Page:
Popular brokers are vastly understating investors’ total returns

Linda J. Dodson

Danny Cox, of Hargreaves, said many customers liked the way the broker calculated performance as it reduced the risk of any single investment skewing returns.

He said: “We are aware the current method doesn’t suit all clients. That said, many like the way that our gain/loss figure is calculated as it gives a current representation of investment performance.”

Other major brokers, including Interactive Investor and AJ Bell, use the same or similar methods, excluding profits or losses from sold investments from overall return figures.

An AJ Bell spokesman said: “Our figures do not show the performance of the cumulative amount actually invested by the customer.”

The firm is working on a solution that will show the total profit or loss made by an investor based on the original cash they invested.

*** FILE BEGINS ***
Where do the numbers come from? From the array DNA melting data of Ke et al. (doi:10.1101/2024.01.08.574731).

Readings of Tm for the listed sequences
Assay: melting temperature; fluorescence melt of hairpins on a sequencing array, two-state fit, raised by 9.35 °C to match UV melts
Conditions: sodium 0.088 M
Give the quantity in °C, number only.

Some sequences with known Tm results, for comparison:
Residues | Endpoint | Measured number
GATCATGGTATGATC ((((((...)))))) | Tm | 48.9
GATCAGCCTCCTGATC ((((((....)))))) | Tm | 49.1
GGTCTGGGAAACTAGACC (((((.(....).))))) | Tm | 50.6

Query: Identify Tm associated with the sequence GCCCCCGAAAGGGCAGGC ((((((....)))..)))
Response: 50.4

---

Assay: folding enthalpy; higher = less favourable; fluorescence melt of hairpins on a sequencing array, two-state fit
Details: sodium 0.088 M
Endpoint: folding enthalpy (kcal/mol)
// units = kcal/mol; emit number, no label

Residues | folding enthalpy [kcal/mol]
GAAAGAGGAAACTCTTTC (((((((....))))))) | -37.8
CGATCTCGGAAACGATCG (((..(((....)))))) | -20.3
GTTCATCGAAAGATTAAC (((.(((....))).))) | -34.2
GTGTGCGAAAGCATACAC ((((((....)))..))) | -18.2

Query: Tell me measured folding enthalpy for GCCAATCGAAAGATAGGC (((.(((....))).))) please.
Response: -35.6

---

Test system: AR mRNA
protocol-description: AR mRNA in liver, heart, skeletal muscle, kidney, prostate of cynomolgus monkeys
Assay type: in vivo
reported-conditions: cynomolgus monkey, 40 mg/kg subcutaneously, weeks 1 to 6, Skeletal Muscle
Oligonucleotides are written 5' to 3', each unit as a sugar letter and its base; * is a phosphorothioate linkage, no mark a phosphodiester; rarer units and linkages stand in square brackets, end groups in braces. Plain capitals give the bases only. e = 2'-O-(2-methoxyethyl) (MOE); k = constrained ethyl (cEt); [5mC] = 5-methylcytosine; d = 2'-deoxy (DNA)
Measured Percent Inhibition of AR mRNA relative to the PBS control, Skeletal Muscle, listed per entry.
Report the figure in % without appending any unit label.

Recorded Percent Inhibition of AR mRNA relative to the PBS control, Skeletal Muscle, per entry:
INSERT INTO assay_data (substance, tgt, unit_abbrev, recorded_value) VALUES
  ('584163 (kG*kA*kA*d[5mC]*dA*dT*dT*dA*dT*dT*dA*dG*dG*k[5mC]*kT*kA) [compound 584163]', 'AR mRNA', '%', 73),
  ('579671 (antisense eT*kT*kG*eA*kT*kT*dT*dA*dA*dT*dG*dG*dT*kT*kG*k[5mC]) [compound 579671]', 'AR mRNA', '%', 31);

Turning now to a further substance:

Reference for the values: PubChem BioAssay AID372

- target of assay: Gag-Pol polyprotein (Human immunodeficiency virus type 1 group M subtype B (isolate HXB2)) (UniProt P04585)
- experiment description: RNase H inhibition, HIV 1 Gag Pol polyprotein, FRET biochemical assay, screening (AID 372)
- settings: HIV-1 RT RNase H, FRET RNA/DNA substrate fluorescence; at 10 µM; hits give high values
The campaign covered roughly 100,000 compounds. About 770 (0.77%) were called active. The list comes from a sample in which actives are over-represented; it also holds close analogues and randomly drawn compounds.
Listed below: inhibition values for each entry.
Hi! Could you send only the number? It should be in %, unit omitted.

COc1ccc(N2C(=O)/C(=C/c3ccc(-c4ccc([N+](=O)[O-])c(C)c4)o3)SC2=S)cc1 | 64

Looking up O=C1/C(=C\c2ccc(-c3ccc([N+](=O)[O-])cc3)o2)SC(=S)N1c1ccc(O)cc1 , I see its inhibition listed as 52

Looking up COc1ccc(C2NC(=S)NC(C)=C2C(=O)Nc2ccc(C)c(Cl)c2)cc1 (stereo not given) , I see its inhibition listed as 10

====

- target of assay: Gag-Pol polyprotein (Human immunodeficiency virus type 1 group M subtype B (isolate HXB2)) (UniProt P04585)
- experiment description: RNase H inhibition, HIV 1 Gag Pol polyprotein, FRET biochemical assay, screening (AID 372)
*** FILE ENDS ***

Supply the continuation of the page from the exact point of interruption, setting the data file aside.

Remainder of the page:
“We don’t have a defined launch date yet but we know it is something our customers want and will be introducing it as part of our ongoing development programme,” he said. 

An Interactive Investor spokesman said: “It is really horses for courses, so while some investors may only be interested in how their investments have performed on a per trade basis, others might prefer to see the net effect in percentage terms. We are currently working on a solution to this.”

Fidelity Personal Investing is the only major broker to provide figures in a way that calculates profit and loss based on the original cash, known as “total return”. Even if the customer sells an investment and buys another, the return figure factors this in. It also provides return figures per individual investment.

Mike Barrett, of consultancy The Langcat, said the methods used by Hargreaves Lansdown, AJ Bell and Interactive Investor seemed sensible but he could see why investors were left wanting.

He added: “I’d encourage brokers to show performance figures for both the short term and long term. This will hopefully allow investors to see the benefit of staying invested, versus short-term volatility.”

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